One year, one film: 1952

The film:
Moulin Rouge, dir. John Huston
Starring Jose Ferrer

RECOMMENDED | Highly Recommended | Must-See

(Image via
(Image via

Not to be confused with director Baz Luhrmann’s Ewan McGregor/Nicole Kidman-starring musical, 1952’s Moulin Rouge is focused on the life, struggles, and creativity of French artist Henri de Toulouse-Lautrec. I discovered Moulin Rouge in the first year of this blog and reviewed it with a 3.8/5 rating, writing:

Moulin Rouge is a stunning film in the visual sense. Vibrant colors are used in a wide variety of shades, from bright orange to deep blue. The costumes are fantastic as well – some are understated and some are extravagant, but they’re all beautiful. The use of color captures the excitement of Paris and the Moulin Rouge very well.”

“Ferrer’s performance accomplishes both understatement and high emotion. The best things about this film are Ferrer’s performance and the atmosphere built by the combination of great sets, great cinematography and great costuming.”

The film didn’t become an instant favorite, but I was very impressed by Ferrer and found the film on the whole to be quite moving. How did the critics of 1952 feel?

Screenland called the picture “an artistic tapestry of France in the 1800s,” giving props to Ferrer’s performance, as well as Zsa Zsa Gabor’s appearance in the role of a Moulin Rouge singer. “The Song from Moulin Rouge” was also named by the mag as one of the “Tops in Movie Music.”

Variety didn’t adore the film, but praised John Huston, writing that “Huston’s direction is superb in the handling of individual scenes. The can-can ribaldry, the frank depiction of streetwalkers, the smokey atmosphere of Parisian bistro life — they come through in exciting pictorial terms.”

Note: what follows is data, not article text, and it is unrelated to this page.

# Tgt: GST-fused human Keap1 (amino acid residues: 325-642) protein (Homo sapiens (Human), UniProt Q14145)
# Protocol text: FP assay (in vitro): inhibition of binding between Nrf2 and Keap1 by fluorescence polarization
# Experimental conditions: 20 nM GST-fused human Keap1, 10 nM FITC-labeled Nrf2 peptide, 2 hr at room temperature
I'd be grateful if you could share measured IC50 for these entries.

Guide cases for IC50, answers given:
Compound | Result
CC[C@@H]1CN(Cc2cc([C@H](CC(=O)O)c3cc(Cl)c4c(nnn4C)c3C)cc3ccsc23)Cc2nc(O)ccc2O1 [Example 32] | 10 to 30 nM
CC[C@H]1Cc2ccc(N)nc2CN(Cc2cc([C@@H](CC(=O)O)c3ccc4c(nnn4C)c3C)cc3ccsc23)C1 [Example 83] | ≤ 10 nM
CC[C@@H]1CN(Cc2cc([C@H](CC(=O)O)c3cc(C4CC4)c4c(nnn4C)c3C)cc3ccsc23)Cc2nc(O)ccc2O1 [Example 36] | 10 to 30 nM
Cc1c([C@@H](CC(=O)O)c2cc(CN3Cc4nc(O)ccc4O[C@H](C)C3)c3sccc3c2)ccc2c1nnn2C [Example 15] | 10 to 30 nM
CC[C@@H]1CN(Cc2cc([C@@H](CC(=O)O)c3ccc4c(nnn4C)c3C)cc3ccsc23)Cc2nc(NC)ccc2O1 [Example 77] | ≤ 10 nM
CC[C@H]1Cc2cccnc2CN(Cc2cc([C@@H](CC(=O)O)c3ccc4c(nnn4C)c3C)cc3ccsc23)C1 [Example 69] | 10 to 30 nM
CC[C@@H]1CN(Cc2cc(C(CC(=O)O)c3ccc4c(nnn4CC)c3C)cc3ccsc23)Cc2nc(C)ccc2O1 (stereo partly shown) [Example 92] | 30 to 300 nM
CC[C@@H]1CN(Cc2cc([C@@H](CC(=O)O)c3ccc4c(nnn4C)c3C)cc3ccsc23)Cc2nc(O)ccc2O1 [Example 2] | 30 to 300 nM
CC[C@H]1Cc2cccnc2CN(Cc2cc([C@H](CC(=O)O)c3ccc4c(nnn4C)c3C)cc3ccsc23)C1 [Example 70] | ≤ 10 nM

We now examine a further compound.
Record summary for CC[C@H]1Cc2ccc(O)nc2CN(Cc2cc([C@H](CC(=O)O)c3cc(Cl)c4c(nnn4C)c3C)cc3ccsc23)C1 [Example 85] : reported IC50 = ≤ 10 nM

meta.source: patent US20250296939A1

Even the ol’ grump Bosley Crowther agreed with me regarding the film’s visual merit. “If the measure of the quality of a motion picture merely boils down to how much the screen is crowded with stunning illustration, then John Huston’s Moulin Rouge well qualifies for consideration as one of the most felicitous movies ever made,” his New York Times review stated. “Mr. Huston has got a motion picture in which the eyes are played upon with colors and forms and compositions in a pattern as calculated as a musical score. And the sheer stimulation is not only charming but it develops a flow of emotional response within the bewitched beholder that is keyed, indeed, to the plot.”

The film’s vibrant portayal of Paris almost feels like fantasy, and certainly transports the viewer to another time. The film is worth watching for this alone, but also for a wonderful effort by Jose Ferrer.